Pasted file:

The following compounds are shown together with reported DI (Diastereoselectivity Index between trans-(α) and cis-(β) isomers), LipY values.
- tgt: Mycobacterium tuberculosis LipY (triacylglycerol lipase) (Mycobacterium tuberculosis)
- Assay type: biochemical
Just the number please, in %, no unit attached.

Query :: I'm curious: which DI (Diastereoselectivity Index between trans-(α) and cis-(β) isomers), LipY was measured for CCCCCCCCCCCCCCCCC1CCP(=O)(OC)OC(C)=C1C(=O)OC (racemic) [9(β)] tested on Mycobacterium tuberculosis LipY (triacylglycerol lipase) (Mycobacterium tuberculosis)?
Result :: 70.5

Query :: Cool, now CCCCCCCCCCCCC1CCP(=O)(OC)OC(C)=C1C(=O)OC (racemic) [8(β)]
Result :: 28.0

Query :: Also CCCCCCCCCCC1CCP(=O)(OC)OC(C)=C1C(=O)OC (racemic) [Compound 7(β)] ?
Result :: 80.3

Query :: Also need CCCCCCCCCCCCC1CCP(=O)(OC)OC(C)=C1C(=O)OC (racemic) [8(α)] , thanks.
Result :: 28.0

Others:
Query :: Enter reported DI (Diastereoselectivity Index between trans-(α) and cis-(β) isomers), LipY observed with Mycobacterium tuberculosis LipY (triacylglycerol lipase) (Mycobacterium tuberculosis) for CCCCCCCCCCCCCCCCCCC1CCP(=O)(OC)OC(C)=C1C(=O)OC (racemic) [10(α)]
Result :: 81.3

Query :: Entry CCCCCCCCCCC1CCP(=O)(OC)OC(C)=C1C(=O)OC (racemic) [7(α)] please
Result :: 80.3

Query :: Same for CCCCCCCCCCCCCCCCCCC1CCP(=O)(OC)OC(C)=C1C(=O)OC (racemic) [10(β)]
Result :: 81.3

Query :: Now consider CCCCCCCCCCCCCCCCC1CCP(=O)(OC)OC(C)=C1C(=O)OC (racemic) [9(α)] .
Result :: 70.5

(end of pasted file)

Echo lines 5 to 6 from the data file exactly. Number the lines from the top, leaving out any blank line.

Query :: I'm curious: which DI (Diastereoselectivity Index between trans-(α) and cis-(β) isomers), LipY was measured for CCCCCCCCCCCCCCCCC1CCP(=O)(OC)OC(C)=C1C(=O)OC (racemic) [9(β)] tested on Mycobacterium tuberculosis LipY (triacylglycerol lipase) (Mycobacterium tuberculosis)?
Result :: 70.5